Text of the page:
In the end, have I enjoyed my time jumping back into Fortnite? Yes, yes I do. I should say that this is tempered with the fact that I would never jump into a team with randoms. You only have to do that once by accident to know that it is a bad idea. Also, it is VERY easy to spend money here as the game shop is constantly updating and V-Bucks are not cheap. However, those issues aside, it has been fun to get back into this game and see the world change around you as a season progresses. To have fun with friends in a match where shenanigans can happen at every turn and the chance of winning it all is just potentially one more game away.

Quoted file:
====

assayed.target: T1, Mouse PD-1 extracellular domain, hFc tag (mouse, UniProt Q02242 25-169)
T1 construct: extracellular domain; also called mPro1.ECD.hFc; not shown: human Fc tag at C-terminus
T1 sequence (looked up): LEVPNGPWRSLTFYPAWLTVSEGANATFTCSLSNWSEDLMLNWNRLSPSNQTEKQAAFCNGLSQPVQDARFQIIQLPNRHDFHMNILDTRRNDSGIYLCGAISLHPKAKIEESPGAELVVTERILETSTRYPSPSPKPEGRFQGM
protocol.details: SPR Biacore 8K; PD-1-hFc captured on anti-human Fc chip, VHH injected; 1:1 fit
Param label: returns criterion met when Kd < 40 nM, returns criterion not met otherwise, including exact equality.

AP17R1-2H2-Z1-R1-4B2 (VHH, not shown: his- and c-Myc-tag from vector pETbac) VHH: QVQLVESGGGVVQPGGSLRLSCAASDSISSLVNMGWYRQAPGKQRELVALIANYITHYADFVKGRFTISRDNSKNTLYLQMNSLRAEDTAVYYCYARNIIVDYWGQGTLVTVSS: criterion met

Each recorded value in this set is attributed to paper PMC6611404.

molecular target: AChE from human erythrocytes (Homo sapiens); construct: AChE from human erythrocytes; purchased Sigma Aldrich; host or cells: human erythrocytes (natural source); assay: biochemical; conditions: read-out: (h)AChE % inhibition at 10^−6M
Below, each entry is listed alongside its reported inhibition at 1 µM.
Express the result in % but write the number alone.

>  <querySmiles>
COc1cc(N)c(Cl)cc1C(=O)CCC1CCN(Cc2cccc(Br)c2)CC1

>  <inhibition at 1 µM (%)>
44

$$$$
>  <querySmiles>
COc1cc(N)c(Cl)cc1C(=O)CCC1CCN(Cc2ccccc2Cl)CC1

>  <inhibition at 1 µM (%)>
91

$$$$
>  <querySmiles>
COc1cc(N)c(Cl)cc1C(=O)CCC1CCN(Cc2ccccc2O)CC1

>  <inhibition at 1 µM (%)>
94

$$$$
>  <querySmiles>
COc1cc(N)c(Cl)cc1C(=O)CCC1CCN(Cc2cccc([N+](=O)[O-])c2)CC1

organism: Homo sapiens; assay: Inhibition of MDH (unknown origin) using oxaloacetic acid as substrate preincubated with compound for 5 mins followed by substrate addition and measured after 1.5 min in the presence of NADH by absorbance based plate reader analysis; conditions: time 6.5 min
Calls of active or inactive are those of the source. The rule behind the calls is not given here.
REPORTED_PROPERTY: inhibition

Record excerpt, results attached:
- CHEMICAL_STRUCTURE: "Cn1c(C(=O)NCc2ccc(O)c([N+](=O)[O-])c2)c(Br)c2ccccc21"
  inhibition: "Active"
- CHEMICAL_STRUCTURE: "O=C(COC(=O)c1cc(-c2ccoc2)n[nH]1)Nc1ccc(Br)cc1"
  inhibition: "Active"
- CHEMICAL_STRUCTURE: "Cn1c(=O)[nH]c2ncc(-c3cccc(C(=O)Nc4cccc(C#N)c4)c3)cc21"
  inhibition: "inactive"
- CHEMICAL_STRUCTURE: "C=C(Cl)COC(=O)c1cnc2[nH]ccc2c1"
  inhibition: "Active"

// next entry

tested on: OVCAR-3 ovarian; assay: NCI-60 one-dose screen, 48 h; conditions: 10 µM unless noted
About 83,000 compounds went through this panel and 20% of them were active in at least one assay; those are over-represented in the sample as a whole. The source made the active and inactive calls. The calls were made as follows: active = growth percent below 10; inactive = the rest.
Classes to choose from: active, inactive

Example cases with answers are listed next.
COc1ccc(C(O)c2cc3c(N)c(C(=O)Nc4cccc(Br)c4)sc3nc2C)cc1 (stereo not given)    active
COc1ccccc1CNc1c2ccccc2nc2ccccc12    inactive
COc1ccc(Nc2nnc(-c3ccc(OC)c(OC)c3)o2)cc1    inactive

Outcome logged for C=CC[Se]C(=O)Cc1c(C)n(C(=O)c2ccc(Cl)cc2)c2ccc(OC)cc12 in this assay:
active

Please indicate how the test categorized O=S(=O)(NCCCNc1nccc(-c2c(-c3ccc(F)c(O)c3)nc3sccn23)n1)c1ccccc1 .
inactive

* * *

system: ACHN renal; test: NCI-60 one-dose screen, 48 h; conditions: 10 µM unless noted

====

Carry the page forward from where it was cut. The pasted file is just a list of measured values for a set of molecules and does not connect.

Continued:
By Brian MacNamara: You can follow Brian on Twitter Here, when he’s not chatting about Movies and TV, he’ll be talking about International Relations, or the Solar System.

Have you played Fortnite?, let us know what you thought in the comments below, feel free to share this review on any of the social medias and you can follow us
Here. Check out all our past reviews and articles Here, and have a happy day. 

Credits – All images were created by the staff of Fortnite
Game Direction –
Donald Mustard
Developer –
Epic Games
Publisher – Epic Games